Backcountry's Double IPA was hard to find.
Backcountry Brewery Facebook page
Double IPA Backcountry Brewery Colorado is home to plenty of double IPAs, many of which rival the great ones from California, but I'm not sure there are any better than this one from Frisco's Backcountry Brewery. A rare treat in four-packs of twelve-ounce bottles around town, this 8.5 percent ABV Double IPA is resinous, piney and loaded with big citrusy hop flavor. Balanced by a nice wallop of malt, it carries its weight and then some.
Estival Cream Stout Ska Brewing Originally part of Ska's planned lineup of four seasonal canned stouts in 2013, Estival Cream Stout didn't hit the aluminum until 2014 for a variety of reasons. I tried it first at Sierra Nevada's Beer Camp Across America festival, and it later became a guilty pleasure by the six-pack. Made with milk sugar and orange-blossom honey, aged on sweet orange peels and reminiscent of a frozen orange creamsicle, it pours very smoothly from the can and evokes hints of chocolate.
Fishwater Double IPA Telluride Brewing From way down south, Telluride Brewing has been making a name for itself on the Front Range with its lineup of canned beers; one of those is Face Down Brown, which continues to win awards, including two in a row at the Great American Beer Festival. Fishwater isn't in cans yet, but it was on draft in a couple of places and always delicious. Named for co-owner Chris Fish, the 8.5 percenet 2xIPA, brings both huge American hops aromas and flavors (like Chinook, Centennial, Citra and others) along with sticky, malty notes that make it a meal in itself.
Heliocentric Hefeweizen Odyssey Beerwerks When I asked the guy at the liquor store for his opinion on the most banana-y hefeweizen made in Colorado, he immediately walked to the shelf and pulled out a six-pack of this beer, which has actually been made and canned for two years now by Arvada's Odyssey Beerwerks (it was called Helios at one point). Light and, yes, drinkable, with big notes of banana and clove, Helios stands up there with the best hefes in the state, including those from Prost and Dry Dock.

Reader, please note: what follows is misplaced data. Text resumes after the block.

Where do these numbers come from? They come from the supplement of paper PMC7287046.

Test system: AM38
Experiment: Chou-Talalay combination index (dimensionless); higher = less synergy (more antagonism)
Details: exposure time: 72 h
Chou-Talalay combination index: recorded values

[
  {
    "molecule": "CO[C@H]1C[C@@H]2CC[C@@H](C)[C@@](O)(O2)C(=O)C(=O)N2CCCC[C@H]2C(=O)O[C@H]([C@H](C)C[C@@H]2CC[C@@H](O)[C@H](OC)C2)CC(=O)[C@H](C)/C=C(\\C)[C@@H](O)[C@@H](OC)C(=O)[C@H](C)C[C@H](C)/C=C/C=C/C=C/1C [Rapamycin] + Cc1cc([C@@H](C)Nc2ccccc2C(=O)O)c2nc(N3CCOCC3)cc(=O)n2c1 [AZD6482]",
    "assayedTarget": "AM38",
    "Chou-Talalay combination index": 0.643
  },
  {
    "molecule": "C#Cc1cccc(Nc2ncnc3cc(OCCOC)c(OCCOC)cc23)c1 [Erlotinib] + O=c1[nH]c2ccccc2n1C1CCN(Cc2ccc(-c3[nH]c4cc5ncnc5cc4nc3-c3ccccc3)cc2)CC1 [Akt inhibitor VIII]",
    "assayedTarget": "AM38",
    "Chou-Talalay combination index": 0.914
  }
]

Ice Cutter Kolsch Joyride Brewing It may be clear from this list that I drink a lot of huge beers, both in terms of flavor and alcohol content, so it takes something out of the ordinary to get me to notice a kolsch, a style that is typically one of the lightest of the light German beers. But Joyride's, at 5.2 percent ABV, made me take notice as it worked not only to refresh, melting the summer heat away, but also teased my overloaded tastebuds with just enough crisp German hop flavor to convince me to order a second.
Crazy Mountain went big with Lawyers, Guns & Money.
Lawyers, Guns & Money Crazy Mountain Brewing This beer isn't new, but Crazy Mountain put it in a can for the first time this year -- making it the first barleywine in Colorado to hit aluminum. Labeled as a barleywine, the beer tastes more like an uber-hoppy, malty-sweet double IPA, and it rivals only Ten Fidy from Oskar Blues when it comes to alcohol content in a can. I couldn't stop drinking it.
Legend of the Liquid Brain Bull & Bush Like chocolate truffles soaked in bourbon and roasted over a flame, the first version of this beer, released in bottles for the first time in February, was one of the best bourbon-barrel-aged brews I've ever had, ranking up there next to Avery's Uncle Jacob's and Goose Island's Bourbon County Brand Stout. The second version, released in November, was nearly as delicious. Bull & Bush lets the beer, which is aged in barrels for a year, sit for another six months in the bottle.
Meristem Russian Imperial Stout Fermaentra Brewing If you were stranded in Siberia for the rest of your life and could only have one beer for all of that time, this hearty gut-bomb from Fermaentra would be the one you want to warm you up every single day. It's bursting with complex flavors -- derived from roasty, smoky malts to nuanced sweeter ones -- and you can pick out everything from coffee and cigars to chocolate and caramel.
Naja Imperial Red IPA Copper Kettle Brewing Piney, full and dank, Naja Imperial Red, at 9 percent ABV, elevated itself to the top of my list of malty-hoppy red IPAs, along with local favorites like Oskar Blues G'Knight and Wynkoop Colorojo. In addition to the nuanced layers of hops flavors, it had a malty, crackery backbone that gave it unusual crispness.
Peche de Nuit Epic Brewing/The Bruery Brewed in collaboration with Orange County's The Bruery, Peche de Nuit was a stout made with peaches and spices. Smooth and creamy, Peche hit the tastebuds in a hundred ways at once, with a variety of fruit flavors coming through along with dessert-like touches of vanilla and chocolate. It melded together better as I let it open up.
A saison for every season.
Casey Brewing & Blending Facebook page